November 13, 2017

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Ensuring Inclusive Early Intervention for LGBTQ+ youth

By Fae Johnstone

Fae Johnstone (referred to as she or they) is a queer nonbinary young person with a passion for youth engagement, mental health, and anti-oppression.

Recently, they delivered a keynote address on Queer and Trans Inclusion in Youth Mental Health at the International Association for Youth Mental Health Conference: Future-Proofing Youth Mental Health. Following the conference, IEPA asked Fae to share some “take home messages” for early intervention.

In late September, I had the honour and privilege of presenting at the 4th International Conference on Youth Mental Health (IAYMH2017), hosted by the International Association for Youth Mental Health (IAYMH). The conference brought together policy makers, clinicians, advocates and young people from across the world to share their work and advocate for better youth mental health services on an international scale.

With a particularly strong set of workshops, keynotes and concurrent sessions on gender and sexuality, I was thrilled to see IAYMH take a deep look into how we can make a mental health system that is inclusive to all.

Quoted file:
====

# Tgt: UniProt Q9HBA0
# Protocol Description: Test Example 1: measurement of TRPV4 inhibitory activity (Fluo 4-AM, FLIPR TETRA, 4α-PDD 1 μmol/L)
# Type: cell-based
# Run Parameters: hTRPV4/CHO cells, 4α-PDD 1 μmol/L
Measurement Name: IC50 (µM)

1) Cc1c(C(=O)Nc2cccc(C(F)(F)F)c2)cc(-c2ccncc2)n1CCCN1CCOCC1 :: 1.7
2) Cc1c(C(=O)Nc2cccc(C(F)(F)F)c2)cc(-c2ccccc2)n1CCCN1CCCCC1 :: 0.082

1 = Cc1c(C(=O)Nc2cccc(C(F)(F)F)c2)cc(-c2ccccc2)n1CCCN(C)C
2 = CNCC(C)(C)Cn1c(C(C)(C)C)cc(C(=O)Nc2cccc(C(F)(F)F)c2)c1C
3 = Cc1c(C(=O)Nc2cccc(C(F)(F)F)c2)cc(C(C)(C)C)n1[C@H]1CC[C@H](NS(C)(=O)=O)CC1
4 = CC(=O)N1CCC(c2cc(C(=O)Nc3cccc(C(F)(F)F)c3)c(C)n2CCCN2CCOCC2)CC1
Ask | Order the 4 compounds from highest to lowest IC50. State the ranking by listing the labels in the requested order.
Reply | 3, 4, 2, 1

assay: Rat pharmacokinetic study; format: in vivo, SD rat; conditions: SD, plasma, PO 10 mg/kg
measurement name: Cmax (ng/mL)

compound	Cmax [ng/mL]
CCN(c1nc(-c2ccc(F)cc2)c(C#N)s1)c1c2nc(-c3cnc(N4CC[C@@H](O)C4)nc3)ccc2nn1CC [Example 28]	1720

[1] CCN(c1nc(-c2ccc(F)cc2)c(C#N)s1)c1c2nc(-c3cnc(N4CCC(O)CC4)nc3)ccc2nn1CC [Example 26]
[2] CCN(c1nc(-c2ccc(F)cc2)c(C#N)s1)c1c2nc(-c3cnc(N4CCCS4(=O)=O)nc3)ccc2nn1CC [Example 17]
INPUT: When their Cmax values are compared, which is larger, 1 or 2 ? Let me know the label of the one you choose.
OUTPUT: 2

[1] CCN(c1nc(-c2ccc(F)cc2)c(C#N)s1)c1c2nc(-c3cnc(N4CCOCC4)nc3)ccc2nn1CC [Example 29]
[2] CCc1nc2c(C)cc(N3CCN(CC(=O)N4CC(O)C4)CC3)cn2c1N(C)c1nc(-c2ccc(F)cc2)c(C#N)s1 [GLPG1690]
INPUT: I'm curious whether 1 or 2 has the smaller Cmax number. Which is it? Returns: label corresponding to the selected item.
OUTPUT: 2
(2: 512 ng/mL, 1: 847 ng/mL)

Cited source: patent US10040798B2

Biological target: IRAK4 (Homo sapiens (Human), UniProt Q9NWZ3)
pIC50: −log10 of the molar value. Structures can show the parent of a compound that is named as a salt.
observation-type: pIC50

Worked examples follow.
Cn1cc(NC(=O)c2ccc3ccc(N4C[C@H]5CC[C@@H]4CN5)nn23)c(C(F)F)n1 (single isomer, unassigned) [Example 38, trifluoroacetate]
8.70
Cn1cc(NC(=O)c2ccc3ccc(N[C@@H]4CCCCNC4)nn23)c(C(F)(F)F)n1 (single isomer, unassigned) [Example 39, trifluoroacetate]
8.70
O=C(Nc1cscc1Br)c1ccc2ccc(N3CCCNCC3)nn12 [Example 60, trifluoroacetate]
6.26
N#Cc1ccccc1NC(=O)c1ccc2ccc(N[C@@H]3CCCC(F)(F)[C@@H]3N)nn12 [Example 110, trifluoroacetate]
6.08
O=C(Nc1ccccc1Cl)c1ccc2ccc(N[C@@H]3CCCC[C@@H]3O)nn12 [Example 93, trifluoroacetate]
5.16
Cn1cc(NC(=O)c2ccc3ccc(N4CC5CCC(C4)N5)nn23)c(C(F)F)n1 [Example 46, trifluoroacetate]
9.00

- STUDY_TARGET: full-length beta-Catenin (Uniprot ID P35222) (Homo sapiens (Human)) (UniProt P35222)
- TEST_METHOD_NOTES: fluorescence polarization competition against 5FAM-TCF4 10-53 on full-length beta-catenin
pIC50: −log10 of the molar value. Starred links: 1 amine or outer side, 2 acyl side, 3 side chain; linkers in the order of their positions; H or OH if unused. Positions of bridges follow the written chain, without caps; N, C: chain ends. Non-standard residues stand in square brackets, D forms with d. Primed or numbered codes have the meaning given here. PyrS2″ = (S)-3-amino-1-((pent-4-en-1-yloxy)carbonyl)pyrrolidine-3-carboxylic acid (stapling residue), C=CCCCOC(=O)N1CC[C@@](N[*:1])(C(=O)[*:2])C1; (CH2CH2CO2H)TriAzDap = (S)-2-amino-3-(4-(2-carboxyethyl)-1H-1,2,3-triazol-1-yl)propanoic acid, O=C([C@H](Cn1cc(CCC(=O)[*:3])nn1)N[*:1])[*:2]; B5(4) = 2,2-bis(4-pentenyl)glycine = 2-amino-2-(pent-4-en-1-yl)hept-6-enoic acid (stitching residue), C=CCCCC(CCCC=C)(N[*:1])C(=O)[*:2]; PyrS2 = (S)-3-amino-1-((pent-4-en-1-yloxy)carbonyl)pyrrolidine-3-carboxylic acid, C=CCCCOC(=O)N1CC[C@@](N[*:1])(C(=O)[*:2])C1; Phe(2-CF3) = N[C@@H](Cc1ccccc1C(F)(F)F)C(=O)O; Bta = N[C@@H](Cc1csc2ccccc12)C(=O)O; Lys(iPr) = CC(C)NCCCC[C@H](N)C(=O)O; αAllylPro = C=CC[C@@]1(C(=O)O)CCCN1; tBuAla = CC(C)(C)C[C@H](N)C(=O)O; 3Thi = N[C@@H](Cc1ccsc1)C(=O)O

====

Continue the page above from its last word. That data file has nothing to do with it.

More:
As a young queer and trans person, and a youth mental health advocate, I had the distinct privilege of delivering a plenary address on how we can improve mental healthcare for Lesbian, Gay, Bisexual, Trans and Queer (LGBTQ+) youth. The key message I put forward, which was echoed in conference workshops that focused on LGBTQ+ youth, was that the poor state of mental health outcomes in our community is connected intimately to the systemic homophobia, biphobia and transphobia found in our countries.

Contrary to historic understandings within mental health institutions, where LGBTQ+ identities have been pathologized, we emphasized that the heightened rates of poor mental health, suicidality, and homelessness that exist in our communities are rooted in the disenfranchisement and violence experienced by LGBTQ+ young people.

My plenary address – and that of many other LGBTQ+ focused presentations – gave service providers and policy makers tangible steps they can take to ensure their organizations and services are inclusive of LGBTQ+ young people. My address focused on three key points:

  • Engage LGBTQ+ young people, organizations and communities directly. For too long, LGBTQ+ communities have been ostracized from the mental health community. Given the history of violence mental health institutions have enacted on LGBTQ+ people, it is no surprise many members of our communities are hesitant to access mental health services – even with services that can and do save lives. Youth mental health organizations need to engage with LGBTQ+ communities to build new relationships, foster trust, and collaborate to better meet the needs of LGBTQ+ youth.